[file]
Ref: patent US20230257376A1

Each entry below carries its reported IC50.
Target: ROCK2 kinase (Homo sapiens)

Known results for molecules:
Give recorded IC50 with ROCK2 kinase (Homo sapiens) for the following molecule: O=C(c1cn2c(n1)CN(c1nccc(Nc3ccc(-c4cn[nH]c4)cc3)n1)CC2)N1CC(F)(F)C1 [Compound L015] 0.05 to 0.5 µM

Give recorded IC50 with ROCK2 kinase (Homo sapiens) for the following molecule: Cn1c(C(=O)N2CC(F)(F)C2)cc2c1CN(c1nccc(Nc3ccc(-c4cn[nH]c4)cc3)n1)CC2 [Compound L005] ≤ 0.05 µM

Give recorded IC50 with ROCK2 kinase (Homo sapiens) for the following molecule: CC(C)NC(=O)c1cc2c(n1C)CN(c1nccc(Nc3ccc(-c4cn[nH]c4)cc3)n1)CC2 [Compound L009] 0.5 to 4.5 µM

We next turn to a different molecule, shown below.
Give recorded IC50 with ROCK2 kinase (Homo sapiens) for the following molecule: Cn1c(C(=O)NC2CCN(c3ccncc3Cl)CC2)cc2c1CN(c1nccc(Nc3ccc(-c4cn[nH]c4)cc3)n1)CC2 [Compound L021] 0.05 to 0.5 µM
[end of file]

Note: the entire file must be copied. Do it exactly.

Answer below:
Ref: patent US20230257376A1

Each entry below carries its reported IC50.
Target: ROCK2 kinase (Homo sapiens)

Known results for molecules:
Give recorded IC50 with ROCK2 kinase (Homo sapiens) for the following molecule: O=C(c1cn2c(n1)CN(c1nccc(Nc3ccc(-c4cn[nH]c4)cc3)n1)CC2)N1CC(F)(F)C1 [Compound L015] 0.05 to 0.5 µM

Give recorded IC50 with ROCK2 kinase (Homo sapiens) for the following molecule: Cn1c(C(=O)N2CC(F)(F)C2)cc2c1CN(c1nccc(Nc3ccc(-c4cn[nH]c4)cc3)n1)CC2 [Compound L005] ≤ 0.05 µM

Give recorded IC50 with ROCK2 kinase (Homo sapiens) for the following molecule: CC(C)NC(=O)c1cc2c(n1C)CN(c1nccc(Nc3ccc(-c4cn[nH]c4)cc3)n1)CC2 [Compound L009] 0.5 to 4.5 µM

We next turn to a different molecule, shown below.
Give recorded IC50 with ROCK2 kinase (Homo sapiens) for the following molecule: Cn1c(C(=O)NC2CCN(c3ccncc3Cl)CC2)cc2c1CN(c1nccc(Nc3ccc(-c4cn[nH]c4)cc3)n1)CC2 [Compound L021] 0.05 to 0.5 µM